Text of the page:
Rica: I followed Kim Petras, a transgender woman from Germany who is a singer and a YouTube artist. I was inspired by her story and was jealous of her beauty. As I transitioned I had other transgender models like Nong Poy, Gigi Gorgeous, PrincessJoules, and Geena Rocero.

LA Pride 2015.

Monika: Are there are any transgender ladies that you admire and respect now?
Rica: I really admire and respect Nong Poy. She was Thailand’s Miss International Queen back in 2004 and until now she has maintained her status in Thailand.
With numerous endorsements and covers from magazines, TV appearances, and movies, she truly is someone I admire and respect. She has proven that transgender women can be mainstream media and that transgender women can be successful.
Other transgender inspirations I have would be Laverne Cox, Geena Rocero, and Trixie Maristela.
Monika: What was the hardest thing about your coming out?
Rica: I never really had to come out to anyone including my parents. I think everyone already expected and knew I was different ever since so coming out wasn’t really difficult for me. My family and friends have always been supportive and I am so thankful and blessed to have them.
Monika: What do you think about transgender stories or characters which have been featured in films, newspapers, or books so far?
Rica: Well I think there has been an improvement regarding the portrayal of transgender characters in media. I think some are very raw, real, and positive while there are others (especially in the Philippines) that portray transgender women as a freak, an act, or a comedic character.
Stereotypes are made from these portrayals and as far as I’m concerned I think so far I’ve seen more good than bad, but I might be wrong. There will always be someone who will feel they aren’t being represented in the right way so I hope there would be more chances and more opportunities to see transgender characters in different aspects.

She is a volleyball athlete, she used to be a varsity
player for her school.

Monika: The transgender cause is usually manifested together with the other LGBT communities. Being the last letter in this abbreviation, is the transgender community able to promote its own cause within the LGBT group?
Rica: Within the LGBT group? My thesis in college was to study the stigma within the LGBT community and how the role of media contributes to discrimination. In my study, I learned that in the Philippines, there is truly a stigma that happens within this group and it leads towards heteronormativity.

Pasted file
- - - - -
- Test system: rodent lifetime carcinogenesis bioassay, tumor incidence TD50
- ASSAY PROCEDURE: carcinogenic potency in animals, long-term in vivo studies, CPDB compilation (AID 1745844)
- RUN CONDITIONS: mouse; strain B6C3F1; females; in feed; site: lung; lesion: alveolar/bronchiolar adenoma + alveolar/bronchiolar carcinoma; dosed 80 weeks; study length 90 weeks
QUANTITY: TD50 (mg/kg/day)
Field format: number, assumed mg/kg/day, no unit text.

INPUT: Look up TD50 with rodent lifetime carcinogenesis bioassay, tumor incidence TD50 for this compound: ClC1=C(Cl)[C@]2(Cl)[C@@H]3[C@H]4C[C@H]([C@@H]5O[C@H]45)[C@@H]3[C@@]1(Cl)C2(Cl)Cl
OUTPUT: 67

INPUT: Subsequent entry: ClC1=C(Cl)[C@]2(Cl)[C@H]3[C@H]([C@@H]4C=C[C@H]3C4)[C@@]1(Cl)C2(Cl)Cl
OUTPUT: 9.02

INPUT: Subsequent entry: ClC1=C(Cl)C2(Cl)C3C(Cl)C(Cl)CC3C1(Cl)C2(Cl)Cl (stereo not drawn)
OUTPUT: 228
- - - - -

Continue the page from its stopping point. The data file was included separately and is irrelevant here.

I believe that the transgender community, no matter how vocal and influential, and powerful their voices are, there is still a difficulty in promoting the transgender cause within the group. People wouldn’t want to be associated with the other…which is sad because how do we fight for equality when we ourselves do not practice it.
Monika: Are you active in politics? Do you participate in any lobbying campaigns? Do you think transgender women can make a difference in politics?
Rica: Anyone can make a difference in politics as long as they have the right heart, mind, and passion for it.
Monika: Do you like fashion? What kind of outfits do you usually wear? Any special fashion designs, colors, or trends?
Rica: I’m your typical girl-next-door with a sporty twist. My usual go-to outfit would be a tank top, shorts, and sneakers. Although there are times where I would feel like dressing up and putting on make-up and curling my hair. I don’t think I’m trendy nor am I a trendsetter, but I make sure I’m never out of style.
Monika: What do you think about transgender beauty pageants?
Rica: I think they should make it more serious and add more substance into the competition.

It's not the first time I wore a bikini but having this photo
taken I can't help but remember the first time I wore a
bikini to the beach. I really felt liberated and  confidently
beautiful with my black bikini with a ruffled skirt back in 2011.
As a woman that was born different, the first time I wore
a bikini was truly an empowering moment. I embraced
all my imperfections and insecurities. I felt comfortable in
my own skin and because of that, I was able to conquer
my fears...then the beach... NOW THE WORLD.

Monika: Could you tell me about the importance of love in your life?
Rica: I think being born different in this world, I think love is really something we long for and is important to us. We just want to feel like we belong in this harsh world that excludes us. It doesn’t have to be romantic love, it can be love from your friends and family.
Monika: Many transgender ladies write their memoirs. Have you ever thought about writing such a book yourself?
Rica: Yes! I even wish and plan to make a movie out of my life… because I’m that iconic. Just Kidding! But seriously though, I do want to make a movie because I feel like I have a story to tell.
Monika: Are you working on any new projects now?
Rica: Not really. Just really focusing on my YouTube channel.
Monika: What would you recommend to all transgender girls struggling with gender dysphoria?
Rica: Don’t rush. It is a beautiful experience to grow and learn more about yourself and fully understand who you are as a person. Everyone is just finding his or her own place in this world and you are not alone in your journey.
Monika: Rica, thank you for the interview! 

For more information about Rica, check her pages on YouTube and Instagram.
All the photos: courtesy of Rica Salomon.
© 2016 - Monika Kowalska